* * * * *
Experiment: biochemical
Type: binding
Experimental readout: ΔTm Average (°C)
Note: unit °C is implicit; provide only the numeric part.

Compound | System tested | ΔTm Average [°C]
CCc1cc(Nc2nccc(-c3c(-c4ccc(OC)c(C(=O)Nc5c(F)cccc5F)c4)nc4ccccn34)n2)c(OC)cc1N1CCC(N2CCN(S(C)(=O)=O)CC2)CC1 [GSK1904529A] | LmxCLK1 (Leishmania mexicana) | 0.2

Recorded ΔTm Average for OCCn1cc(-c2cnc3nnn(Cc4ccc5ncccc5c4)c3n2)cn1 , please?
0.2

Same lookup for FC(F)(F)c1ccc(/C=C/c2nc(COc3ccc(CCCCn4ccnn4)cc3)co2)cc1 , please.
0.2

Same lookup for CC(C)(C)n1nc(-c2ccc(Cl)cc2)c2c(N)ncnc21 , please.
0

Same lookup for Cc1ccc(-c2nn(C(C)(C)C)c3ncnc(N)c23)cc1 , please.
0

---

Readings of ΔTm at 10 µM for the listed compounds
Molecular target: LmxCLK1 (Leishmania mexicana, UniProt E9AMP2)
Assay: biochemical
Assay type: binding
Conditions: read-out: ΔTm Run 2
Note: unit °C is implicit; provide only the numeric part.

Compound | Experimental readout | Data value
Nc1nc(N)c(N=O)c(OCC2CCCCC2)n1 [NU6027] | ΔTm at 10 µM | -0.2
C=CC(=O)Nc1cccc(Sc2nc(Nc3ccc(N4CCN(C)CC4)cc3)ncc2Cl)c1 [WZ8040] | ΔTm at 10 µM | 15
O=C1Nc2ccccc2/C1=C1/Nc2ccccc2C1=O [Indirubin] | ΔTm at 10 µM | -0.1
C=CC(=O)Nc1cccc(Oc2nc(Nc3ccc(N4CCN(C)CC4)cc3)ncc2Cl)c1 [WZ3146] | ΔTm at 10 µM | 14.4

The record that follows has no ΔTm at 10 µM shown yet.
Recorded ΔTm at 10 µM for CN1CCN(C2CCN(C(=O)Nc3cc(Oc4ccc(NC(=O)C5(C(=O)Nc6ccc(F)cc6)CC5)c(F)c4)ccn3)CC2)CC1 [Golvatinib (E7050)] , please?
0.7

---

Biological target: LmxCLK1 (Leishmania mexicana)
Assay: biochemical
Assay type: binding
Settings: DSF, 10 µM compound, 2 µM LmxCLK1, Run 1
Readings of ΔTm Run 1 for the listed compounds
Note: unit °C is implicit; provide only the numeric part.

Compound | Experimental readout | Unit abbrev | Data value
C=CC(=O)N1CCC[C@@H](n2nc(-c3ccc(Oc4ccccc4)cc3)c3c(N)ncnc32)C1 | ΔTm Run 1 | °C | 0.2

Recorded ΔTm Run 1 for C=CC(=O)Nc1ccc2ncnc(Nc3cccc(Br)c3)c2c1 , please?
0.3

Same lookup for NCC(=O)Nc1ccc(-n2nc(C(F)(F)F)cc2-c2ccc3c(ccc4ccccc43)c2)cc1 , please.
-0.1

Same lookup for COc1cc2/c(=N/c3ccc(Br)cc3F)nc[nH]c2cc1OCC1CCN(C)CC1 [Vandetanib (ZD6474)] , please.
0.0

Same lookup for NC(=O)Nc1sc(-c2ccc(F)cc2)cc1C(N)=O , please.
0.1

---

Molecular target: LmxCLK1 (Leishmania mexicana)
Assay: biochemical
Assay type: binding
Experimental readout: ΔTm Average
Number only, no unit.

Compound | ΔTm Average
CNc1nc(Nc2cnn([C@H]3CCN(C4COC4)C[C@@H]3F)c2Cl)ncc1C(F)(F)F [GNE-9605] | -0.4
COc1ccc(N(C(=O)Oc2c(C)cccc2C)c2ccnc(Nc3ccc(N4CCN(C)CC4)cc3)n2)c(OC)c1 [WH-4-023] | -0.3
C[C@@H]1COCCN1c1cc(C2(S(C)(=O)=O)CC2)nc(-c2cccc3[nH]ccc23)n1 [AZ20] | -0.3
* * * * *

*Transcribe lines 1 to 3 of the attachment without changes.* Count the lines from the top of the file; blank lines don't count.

Experiment: biochemical
Type: binding
Experimental readout: ΔTm Average (°C)